python3 ./refresh.py command. I am using Python 3 in the demo, but the script should also work with Python 2.x if you change shebang.
If everything was successful, the script returns one document from each of the three storefront service’s MongoDB database collections. A result of ‘None’ for any of the MongoDB documents usually indicates one of the earlier commands failed. Given an abnormally high response latency, due to the load of the ten running containers on my laptop, I had to increase the Zuul/Ribbon timeouts.
Observing the System
We should now have the online storefront Docker stack running, three MongoDB databases created and populated with sample documents (data), and three Kafka topics, which have messages in them. Based on the fact we saw database documents printed out with our refresh script, we know the topics were used to pass data between the message producing and message consuming services.
In most enterprise environments, a developer may not the access, nor the operational knowledge to interact with Kafka or MongoDB from within a container, on the command line. So how else can we interact with the system?
Kafka Manager gives us the ability to interact with Kafka via a convenient browser-based user interface. For this demo, the Kafka Manager UI is available on default port 9000.
To make Kafka Manager useful, define the Kafka cluster. The Cluster Name is up to you. The Cluster Zookeeper Host should be
zookeeper:2181, for our demo.
Kafka Manager gives us useful insights into many aspects of our simple, single-broker cluster. You should observe three topics, created during the deployment of Kafka.
Kafka Manager is an appealing alternative, as opposed to connecting with the Kafka container, with a docker exec command, to interact with Kafka. A typical use case might be deleting a topic or adding partitions to a topic. We can also see which Consumers are consuming which topics, from within Kafka Manager.
Similar to Kafka Manager, Mongo Express gives us the ability to interact with Kafka via a user interface. For this demo, the Mongo Express browser-based user interface is available on default port 8081. The initial view displays each of the existing databases. Note our three service’s databases, including
Drilling into an individual database, we can view each of the database’s collections. Digging in further, we can interact with individual database collection documents.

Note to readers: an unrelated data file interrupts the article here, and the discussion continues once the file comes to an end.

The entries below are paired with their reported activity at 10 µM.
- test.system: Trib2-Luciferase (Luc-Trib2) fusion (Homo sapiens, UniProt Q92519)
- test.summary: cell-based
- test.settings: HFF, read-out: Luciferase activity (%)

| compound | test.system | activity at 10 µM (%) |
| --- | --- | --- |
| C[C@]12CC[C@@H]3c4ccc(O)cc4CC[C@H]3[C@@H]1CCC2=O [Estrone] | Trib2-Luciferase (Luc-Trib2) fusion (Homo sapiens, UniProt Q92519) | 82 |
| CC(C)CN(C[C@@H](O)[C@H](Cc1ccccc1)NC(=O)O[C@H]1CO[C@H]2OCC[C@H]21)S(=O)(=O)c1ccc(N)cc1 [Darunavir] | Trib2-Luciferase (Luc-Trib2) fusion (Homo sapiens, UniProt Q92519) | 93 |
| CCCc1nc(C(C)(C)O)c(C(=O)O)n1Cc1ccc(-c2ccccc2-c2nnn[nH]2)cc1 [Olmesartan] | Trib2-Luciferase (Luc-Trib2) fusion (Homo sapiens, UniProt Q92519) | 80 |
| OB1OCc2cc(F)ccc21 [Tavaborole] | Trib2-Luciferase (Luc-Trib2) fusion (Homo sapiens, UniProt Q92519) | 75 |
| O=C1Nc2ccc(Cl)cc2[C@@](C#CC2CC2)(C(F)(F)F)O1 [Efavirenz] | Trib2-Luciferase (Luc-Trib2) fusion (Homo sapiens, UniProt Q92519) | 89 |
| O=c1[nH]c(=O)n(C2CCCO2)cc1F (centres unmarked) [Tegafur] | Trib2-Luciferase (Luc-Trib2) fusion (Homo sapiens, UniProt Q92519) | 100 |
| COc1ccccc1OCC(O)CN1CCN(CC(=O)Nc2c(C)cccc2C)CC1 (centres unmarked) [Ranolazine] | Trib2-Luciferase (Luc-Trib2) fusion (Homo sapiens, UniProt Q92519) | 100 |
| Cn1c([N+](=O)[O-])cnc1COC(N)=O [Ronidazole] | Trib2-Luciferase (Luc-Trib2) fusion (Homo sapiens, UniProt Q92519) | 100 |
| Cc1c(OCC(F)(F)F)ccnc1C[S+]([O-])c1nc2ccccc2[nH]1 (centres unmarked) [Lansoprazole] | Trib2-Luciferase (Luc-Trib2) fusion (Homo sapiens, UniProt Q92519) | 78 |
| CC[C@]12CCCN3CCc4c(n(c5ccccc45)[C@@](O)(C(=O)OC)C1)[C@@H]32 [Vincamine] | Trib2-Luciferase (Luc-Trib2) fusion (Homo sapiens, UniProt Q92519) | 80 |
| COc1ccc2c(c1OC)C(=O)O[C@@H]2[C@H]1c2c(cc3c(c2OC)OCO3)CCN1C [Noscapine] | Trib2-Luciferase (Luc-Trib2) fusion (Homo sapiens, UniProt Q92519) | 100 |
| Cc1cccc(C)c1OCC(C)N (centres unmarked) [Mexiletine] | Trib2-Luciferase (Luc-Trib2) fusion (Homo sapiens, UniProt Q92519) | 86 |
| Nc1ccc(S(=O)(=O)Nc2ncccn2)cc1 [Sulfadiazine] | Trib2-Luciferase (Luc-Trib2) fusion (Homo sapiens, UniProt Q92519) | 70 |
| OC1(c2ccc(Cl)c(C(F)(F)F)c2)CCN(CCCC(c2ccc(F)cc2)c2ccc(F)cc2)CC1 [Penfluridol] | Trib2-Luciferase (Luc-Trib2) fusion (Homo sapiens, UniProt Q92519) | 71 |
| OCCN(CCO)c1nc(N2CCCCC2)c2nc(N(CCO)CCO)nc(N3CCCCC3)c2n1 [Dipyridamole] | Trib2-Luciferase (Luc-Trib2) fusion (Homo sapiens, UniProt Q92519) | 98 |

We may even edit and save the documents.
SpringFox and Swagger
Each of the storefront services also implements SpringFox, the automated JSON API documentation for API’s built with Spring. With SpringFox, each service exposes a rich Swagger UI. The Swagger UI allows us to interact with service endpoints.
Since each service exposes its own Swagger interface, we must access them through the Zuul API Gateway on port 8080. In our demo environment, the Swagger browser-based user interface is accessible at /swagger-ui.html. Below, is a fully self-documented Orders service API, as seen through the Swagger UI.
I believe there are still some incompatibilities with the latest SpringFox release and Spring Boot 2, which prevents Swagger from showing the default Spring Data REST CRUD endpoints. Currently, you only see the API endpoints you explicitly declare in your Controller classes.
The service’s data models (POJOs) are also exposed through the Swagger UI by default. Below we see the Orders service’s models.
The Swagger UI allows you to drill down into the complex structure of the models, such as the
CustomerOrder entity, exposing each of the entity’s nested data objects.
Spring Cloud Netflix Eureka
This post does not cover the use of Eureka or Zuul. Eureka gives us further valuable insight into our storefront system. Eureka is our systems service registry and provides load-balancing for our services if we had multiple instances.
For this demo, the Eureka browser-based user interface is available on default port 8761. Within the Eureka user interface, we should observe the three storefront services and Zuul, the API Gateway, registered with Eureka. If we had more than one instance of each service, we would see all of them listed here.
Although of limited use in a local environment, we can observe some general information about our host.
Interacting with the Services
The three storefront services are fully functional Spring Boot / Spring Data REST / Spring HATEOAS-enabled applications. Each service exposes a rich set of CRUD endpoints for interacting with the service’s data entities. Additionally, each service includes Spring Boot Actuator. Actuator exposes additional operational endpoints, allowing us to observe the running services. Again, this post is not intended to be a demonstration of Spring Boot or Spring Boot Actuator.
Using an application, such as Postman, we can interact with our service’s RESTful HTTP endpoints. Shown below, we are calling the Account service’s
customers resource. The Accounts request is proxied through the Zuul API Gateway.
The above Postman Storefront Collection and Postman Environment are both exported and saved with the project.
Some key endpoints to observe the entities that were created using Event-Carried State Transfer are as follows. They assume you are using
localhost as a base URL.
- Zuul Registered Routes: /actuator/routes
- Accounts Service Customers: /accounts/customers
- Orders Service Customer Orders: /orders/customerOrderses
- Fulfillment Service Fulfillments: /fulfillment/fulfillments
Links to my GitHub projects for this post
Some additional references I found useful while authoring this post and the online storefront code:
- Wurstmeister’s kafka-docker GitHub README
- Spring for Apache Kafka Reference Documentation
- Baeldung’s Intro to Apache Kafka with Spring
- CodeNotFound.com’s Spring Kafka – Consumer Producer Example
- MemoryNotFound’s Spring Kafka – Consumer and Producer Example
All opinions expressed in this post are my own and not necessarily the views of my current or past employers or their clients.